Tuesday, 23 November 2010

New birds, old birds, autumn

A couple of weeks ago I was fortunate enough to be in the office when news of a 'possible' American Robin began to spread around the county. As only the fourth record for Devon, and perhaps the first on the mainland, it was quite a draw - add in the fact that the last time I was able to try and twitch (ouch) one, it was last seen the day before I got there. Despite some initial scepticism about the reliability of the sighting, there were plenty of people out searching, so I was able to take a leisurely wander to the site during an extended lunch-break, dodge some nasty, nasty rain showers and see a right beautiful bird before the ravening hordes descended at the weekend.

American Robin. Despite the poor photo, you can see the pale fringes to the greater coverts (halfway down the wing, if you didn't already know!) which age it as a 1st-winter bird. Worth wondering where it came from, as most of the Redwings here in SW England seem to be Scandinavian rather than Icelandic. Speculation all the way!

Soon after this piece of unashamed twitching, I was back on site, leading a training event about waterbird ID and ecology for some colleagues, with the help of a friend of ours. By some unaccountable event, we gathered on one of the two calm, sunny days sandwiched between howling winds and lashing rain. We started with a slow wander up the river from Powderham Church to Turf Locks... Immediately, we were faced with a mixed bag of waders and wildfowl feeding quietly on the rising tide: Black-tailed and Bar-tailed Godwits, Oystercatchers and Curlew, with a smattering of Wigeon and Brent Geese. A raft of female &/or juvenile Red-breasted Mergansers drifted gently upriver, and several small flocks of Avocet and Dunlin flew past.

Early days learning waterbirds... and just how far away waders can be.
Powderham marshes in the sunshine
Further upriver, we stopped to look at the quantity of bird footprints on the intertidal mud, coming right to the edge of the sea-wall, showing how much of the river the birds use at night when disturbance is lower - and bumped into the tracks of an otter, heading straight out across the mud, tail dragging behind it. First time I've seen evidence of Otter on the Exe myself, though I know several people who've seen the beasts themselves in the area.
Otter tracks - next best thing to seeing an Otter.

A little further on upriver, we were treated to spectacular views of a male Red-breasted Merganser feeding with utter aplomb just a few metres offshore; diving with barely a ripple, then bringing back a number of small fish to the surface where they were then squeezed and manipulated until they slipped down his throat - prompting much speculation as to the sensations experienced by both bird and fish! Can't say the fish gets much of a deal out of it, but there you go.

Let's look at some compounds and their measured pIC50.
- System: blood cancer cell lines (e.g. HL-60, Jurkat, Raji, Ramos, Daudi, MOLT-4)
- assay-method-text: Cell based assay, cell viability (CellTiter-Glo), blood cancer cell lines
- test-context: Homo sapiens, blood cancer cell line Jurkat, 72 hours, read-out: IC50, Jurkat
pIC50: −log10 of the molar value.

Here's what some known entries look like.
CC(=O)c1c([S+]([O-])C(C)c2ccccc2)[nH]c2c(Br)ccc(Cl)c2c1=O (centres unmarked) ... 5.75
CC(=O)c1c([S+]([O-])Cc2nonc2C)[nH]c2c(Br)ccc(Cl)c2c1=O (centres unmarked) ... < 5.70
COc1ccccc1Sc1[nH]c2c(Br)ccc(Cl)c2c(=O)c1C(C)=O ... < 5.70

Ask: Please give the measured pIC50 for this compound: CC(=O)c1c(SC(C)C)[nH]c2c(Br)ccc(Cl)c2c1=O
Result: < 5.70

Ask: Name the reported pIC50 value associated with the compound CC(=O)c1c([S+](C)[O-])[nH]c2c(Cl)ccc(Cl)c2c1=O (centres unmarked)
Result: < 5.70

Drake Red-breasted Merganser, sans fish

Soon after this, we came across a flock of Lapwing doing just exactly what Lapwing do; bobbling around a grassy field amongst a herd of cattle, until a passing motorised parachute-thingy dropped down the marshes, circled the cattle and put them all to flight: a perfect demonstration of the effects of casual disturbance...

A temporary disturbance, but they all add up...
Soon after this, whilst we watched a cluster of Black-tailed Godwits probing deep into the mud, Amanda let out a cry of 'Ooh! - a Kingfisher!' and sure enough, there was a smart bird sat on the end of the jetty below Turf Locks, fishing in the canal-Exe confluence, and staying still long enough for everyone to enjoy good views through the telescopes.
Looking to the Turf Locks hotel
The gang get to grips with distant blobs, Avocets, Redshank  and godwits

which are all out there. Somewhere.
A short while later, we managed to walk past the American Robin - and it's attendant twitchers - without so much as a backwards glance; the first time I've ever managed to walk past a major UK rarity without stopping to look. Weird feeling, I have to confess! After discussing twitchers and their various habits for a short digression, we spent a while scanning the marshes and discussing freshwater waterfowl and waders,from swans to Snipe. The marshes and pools were not particularly busy, compared with how things can be in midwinter, but a liberal dash of Wigeon and Black-tailed Godwit were on the fields, with a smattering of Teal, Shoveler, Tufted Duck, Coot and Gadwall on the pools - a backing track of Water Rail and Cetti's Warblers kept us company from the scrubby ditches.

The Exe from Powderham on a rising tide. 

Finally we tracked back to the cars, then headed downriver to have a look off the back of Dawlish Warren and watch the departing roost. The weather and the tide combined to frustrate us, though, so we had to be content with views across the estuary and a very slowly ebbing tide, with a dusting of ducks up Shutterton Creek and a cloud of Woodpigeon in the adjacent copse.

A few Dartmoor autumn pictures follow, for the hell of it...:

 The ascent of fungi

 Between Hexworthy and Dartmeet


 More fungi, but not ascending - more like an exploded brain, really



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